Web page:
*Originally published by Perform magazine.
Effective capital investment decisions underpin business success. The purchase of a new building, IT system or machine can enable a business to produce more of its goods and services so that it can expand and grow its market share. Depending on the nature of the investment, it may also enable the business to be quicker and more agile, and possibly cut its costs over the longer term. But while a wise investment can transform the prospects of a business, a poor investment can consume time, resources and money at a frightening rate, potentially threatening the business’s cash flow in the short term and even its viability in the long term. What’s more, any business that fails to deliver a healthy return on investment through its capital projects is likely to alienate its shareholders. So how can businesses go about the capital investment decision-making process in a way that increases their chances of success?
With capital investment, as with virtually every other project, it is essential for the business to get off to the right start if it is to minimise the risk that the investment fails to deliver on expectations at a later date. Hence strategy should be the starting point of any good capital investment decision-making process, according to David Tilston, a non- executive director and former CFO of several listed companies. He has had experience of making capital investment decisions relating to property, plant and equipment, as well as IT systems, throughout his career. “Any company is going to have finite financial resources,” he explains. “Therefore you want to try to direct the bulk of your investment towards areas that are consistent with your longer-term strategy.
“If you’re buying a property or making another type of large investment, typically you’re looking at it with a five- to ten-year time horizon, possibly longer. So the first question you ask should be: is this investment consistent with our strategy?”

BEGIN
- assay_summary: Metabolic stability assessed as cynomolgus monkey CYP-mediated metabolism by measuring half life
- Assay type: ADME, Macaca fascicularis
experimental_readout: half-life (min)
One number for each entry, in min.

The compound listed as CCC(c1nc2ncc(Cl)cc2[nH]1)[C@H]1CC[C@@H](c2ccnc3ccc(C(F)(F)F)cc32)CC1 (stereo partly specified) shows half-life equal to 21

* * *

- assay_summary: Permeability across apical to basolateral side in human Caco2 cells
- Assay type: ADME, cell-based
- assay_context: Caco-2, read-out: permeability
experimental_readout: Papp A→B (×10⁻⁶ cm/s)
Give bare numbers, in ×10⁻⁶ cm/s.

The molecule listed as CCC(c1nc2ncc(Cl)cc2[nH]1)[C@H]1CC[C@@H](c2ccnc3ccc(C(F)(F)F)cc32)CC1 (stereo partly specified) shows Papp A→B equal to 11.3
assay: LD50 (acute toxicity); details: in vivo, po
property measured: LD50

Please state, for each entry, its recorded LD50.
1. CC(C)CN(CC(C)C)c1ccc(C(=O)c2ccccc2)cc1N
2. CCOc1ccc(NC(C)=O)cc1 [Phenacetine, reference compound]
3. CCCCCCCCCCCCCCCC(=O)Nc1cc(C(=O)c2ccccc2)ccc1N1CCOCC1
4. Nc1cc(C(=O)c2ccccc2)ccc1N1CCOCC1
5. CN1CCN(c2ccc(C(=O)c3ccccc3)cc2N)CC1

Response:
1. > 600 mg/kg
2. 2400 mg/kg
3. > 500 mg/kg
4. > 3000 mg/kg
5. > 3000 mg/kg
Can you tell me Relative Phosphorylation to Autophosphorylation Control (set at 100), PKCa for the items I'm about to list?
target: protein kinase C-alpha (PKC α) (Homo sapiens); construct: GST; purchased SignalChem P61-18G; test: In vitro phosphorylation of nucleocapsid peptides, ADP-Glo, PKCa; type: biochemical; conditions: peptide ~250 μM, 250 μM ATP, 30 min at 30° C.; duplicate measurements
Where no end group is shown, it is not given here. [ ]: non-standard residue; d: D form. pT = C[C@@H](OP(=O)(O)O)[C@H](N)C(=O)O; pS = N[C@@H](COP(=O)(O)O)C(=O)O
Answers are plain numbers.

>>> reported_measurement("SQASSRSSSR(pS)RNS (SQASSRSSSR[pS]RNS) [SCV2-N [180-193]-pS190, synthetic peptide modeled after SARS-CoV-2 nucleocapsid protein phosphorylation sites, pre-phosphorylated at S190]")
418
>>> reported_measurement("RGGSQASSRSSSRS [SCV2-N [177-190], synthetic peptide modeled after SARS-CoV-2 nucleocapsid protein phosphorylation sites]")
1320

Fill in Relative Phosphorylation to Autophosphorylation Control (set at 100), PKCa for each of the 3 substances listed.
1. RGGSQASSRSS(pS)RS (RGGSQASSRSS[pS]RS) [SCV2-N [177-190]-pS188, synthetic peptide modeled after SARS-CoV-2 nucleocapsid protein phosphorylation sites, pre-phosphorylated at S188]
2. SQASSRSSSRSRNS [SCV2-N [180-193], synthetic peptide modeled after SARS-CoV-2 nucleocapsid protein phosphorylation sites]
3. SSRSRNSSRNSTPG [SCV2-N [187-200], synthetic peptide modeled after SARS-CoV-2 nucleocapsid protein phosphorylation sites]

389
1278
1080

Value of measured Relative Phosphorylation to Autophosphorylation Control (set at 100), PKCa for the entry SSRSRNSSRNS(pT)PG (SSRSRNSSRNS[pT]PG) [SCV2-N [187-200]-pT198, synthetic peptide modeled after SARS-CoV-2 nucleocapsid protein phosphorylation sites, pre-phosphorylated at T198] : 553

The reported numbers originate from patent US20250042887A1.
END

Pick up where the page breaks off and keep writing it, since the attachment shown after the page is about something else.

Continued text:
Facts and figures
If the investment is consistent with the business’s strategy, the next step is to explore whether that investment is also sensible from an economic, financial and technical perspective. This is a big task, but there are various tools and techniques to assist with it, including cost-benefit analysis, cash flow forecasting and – for engineering-related projects – engineering economics.
“A capital budget or discounted cash flow analysis is generally considered the most useful way to think about the benefits of a project,” says Michael Goode, Solution Consultant at capital investment software provider Finario. “Done carefully, it can incorporate all the costs and benefits of an opportunity. Net present value (NPV) is the best return-on-investment (ROI) metric to measure a project’s absolute return, while profitability index (PI) should be used to rank a project’s relative return. With a discount rate that reflects your organisation’s cost of capital, the NPV of your project will give you a concrete measure of its value. PI will give you a simple, but highly accurate, way to compare returns across projects of different sizes. Both metrics should be estimated before budgeting, again at approval, and then during post-completion review…”